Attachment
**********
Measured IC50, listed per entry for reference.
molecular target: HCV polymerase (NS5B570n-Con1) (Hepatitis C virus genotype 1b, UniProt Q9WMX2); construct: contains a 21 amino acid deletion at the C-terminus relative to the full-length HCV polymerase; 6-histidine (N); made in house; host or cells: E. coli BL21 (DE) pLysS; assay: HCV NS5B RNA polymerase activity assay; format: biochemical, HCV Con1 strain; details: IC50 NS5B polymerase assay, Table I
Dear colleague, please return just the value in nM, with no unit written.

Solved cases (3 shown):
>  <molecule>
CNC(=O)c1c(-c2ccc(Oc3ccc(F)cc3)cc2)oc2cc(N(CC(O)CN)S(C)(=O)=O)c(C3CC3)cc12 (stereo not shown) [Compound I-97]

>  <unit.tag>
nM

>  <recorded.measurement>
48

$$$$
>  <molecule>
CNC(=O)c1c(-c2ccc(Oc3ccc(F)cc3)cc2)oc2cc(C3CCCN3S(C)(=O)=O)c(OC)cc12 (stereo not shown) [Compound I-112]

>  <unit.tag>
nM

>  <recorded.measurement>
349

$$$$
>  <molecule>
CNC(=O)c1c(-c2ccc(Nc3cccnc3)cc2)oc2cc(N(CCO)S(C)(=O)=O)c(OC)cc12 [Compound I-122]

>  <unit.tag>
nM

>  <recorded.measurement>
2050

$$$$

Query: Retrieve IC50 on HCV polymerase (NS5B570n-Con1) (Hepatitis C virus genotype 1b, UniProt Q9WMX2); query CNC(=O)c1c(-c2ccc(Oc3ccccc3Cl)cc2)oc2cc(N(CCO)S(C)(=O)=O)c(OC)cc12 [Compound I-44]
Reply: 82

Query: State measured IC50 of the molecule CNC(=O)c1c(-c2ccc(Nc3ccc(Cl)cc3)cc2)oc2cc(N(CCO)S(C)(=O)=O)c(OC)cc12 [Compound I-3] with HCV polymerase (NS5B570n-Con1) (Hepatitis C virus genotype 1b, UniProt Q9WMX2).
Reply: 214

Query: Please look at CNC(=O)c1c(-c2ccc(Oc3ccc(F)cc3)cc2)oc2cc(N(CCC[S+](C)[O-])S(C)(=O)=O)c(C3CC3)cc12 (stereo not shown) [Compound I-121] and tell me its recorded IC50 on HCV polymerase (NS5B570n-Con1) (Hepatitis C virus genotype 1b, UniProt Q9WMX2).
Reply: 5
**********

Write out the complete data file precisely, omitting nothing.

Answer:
Measured IC50, listed per entry for reference.
molecular target: HCV polymerase (NS5B570n-Con1) (Hepatitis C virus genotype 1b, UniProt Q9WMX2); construct: contains a 21 amino acid deletion at the C-terminus relative to the full-length HCV polymerase; 6-histidine (N); made in house; host or cells: E. coli BL21 (DE) pLysS; assay: HCV NS5B RNA polymerase activity assay; format: biochemical, HCV Con1 strain; details: IC50 NS5B polymerase assay, Table I
Dear colleague, please return just the value in nM, with no unit written.

Solved cases (3 shown):
>  <molecule>
CNC(=O)c1c(-c2ccc(Oc3ccc(F)cc3)cc2)oc2cc(N(CC(O)CN)S(C)(=O)=O)c(C3CC3)cc12 (stereo not shown) [Compound I-97]

>  <unit.tag>
nM

>  <recorded.measurement>
48

$$$$
>  <molecule>
CNC(=O)c1c(-c2ccc(Oc3ccc(F)cc3)cc2)oc2cc(C3CCCN3S(C)(=O)=O)c(OC)cc12 (stereo not shown) [Compound I-112]

>  <unit.tag>
nM

>  <recorded.measurement>
349

$$$$
>  <molecule>
CNC(=O)c1c(-c2ccc(Nc3cccnc3)cc2)oc2cc(N(CCO)S(C)(=O)=O)c(OC)cc12 [Compound I-122]

>  <unit.tag>
nM

>  <recorded.measurement>
2050

$$$$

Query: Retrieve IC50 on HCV polymerase (NS5B570n-Con1) (Hepatitis C virus genotype 1b, UniProt Q9WMX2); query CNC(=O)c1c(-c2ccc(Oc3ccccc3Cl)cc2)oc2cc(N(CCO)S(C)(=O)=O)c(OC)cc12 [Compound I-44]
Reply: 82

Query: State measured IC50 of the molecule CNC(=O)c1c(-c2ccc(Nc3ccc(Cl)cc3)cc2)oc2cc(N(CCO)S(C)(=O)=O)c(OC)cc12 [Compound I-3] with HCV polymerase (NS5B570n-Con1) (Hepatitis C virus genotype 1b, UniProt Q9WMX2).
Reply: 214

Query: Please look at CNC(=O)c1c(-c2ccc(Oc3ccc(F)cc3)cc2)oc2cc(N(CCC[S+](C)[O-])S(C)(=O)=O)c(C3CC3)cc12 (stereo not shown) [Compound I-121] and tell me its recorded IC50 on HCV polymerase (NS5B570n-Con1) (Hepatitis C virus genotype 1b, UniProt Q9WMX2).
Reply: 5